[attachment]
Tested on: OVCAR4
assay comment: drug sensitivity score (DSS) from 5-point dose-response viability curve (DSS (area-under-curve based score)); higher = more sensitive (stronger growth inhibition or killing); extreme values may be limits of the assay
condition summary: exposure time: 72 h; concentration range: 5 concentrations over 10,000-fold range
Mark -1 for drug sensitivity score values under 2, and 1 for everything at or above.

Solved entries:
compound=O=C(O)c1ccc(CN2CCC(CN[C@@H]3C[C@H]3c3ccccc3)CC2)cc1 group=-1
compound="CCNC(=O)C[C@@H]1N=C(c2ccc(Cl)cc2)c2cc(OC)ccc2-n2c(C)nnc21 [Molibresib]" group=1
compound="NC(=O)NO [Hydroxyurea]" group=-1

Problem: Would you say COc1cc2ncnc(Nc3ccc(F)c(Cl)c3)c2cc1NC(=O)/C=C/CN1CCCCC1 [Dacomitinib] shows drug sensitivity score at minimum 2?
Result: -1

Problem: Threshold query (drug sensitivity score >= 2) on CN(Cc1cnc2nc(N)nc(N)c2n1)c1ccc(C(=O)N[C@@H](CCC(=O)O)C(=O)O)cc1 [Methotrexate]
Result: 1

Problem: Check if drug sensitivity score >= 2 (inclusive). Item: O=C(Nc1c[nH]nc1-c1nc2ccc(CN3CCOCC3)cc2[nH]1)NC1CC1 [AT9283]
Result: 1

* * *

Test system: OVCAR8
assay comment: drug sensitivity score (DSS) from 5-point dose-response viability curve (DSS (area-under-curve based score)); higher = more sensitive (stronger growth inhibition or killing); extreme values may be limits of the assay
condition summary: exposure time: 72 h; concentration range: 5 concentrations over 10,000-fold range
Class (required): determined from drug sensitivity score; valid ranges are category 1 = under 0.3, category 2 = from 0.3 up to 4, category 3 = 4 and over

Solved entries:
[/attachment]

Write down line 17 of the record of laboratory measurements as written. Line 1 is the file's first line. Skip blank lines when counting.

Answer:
assay comment: drug sensitivity score (DSS) from 5-point dose-response viability curve (DSS (area-under-curve based score)); higher = more sensitive (stronger growth inhibition or killing); extreme values may be limits of the assay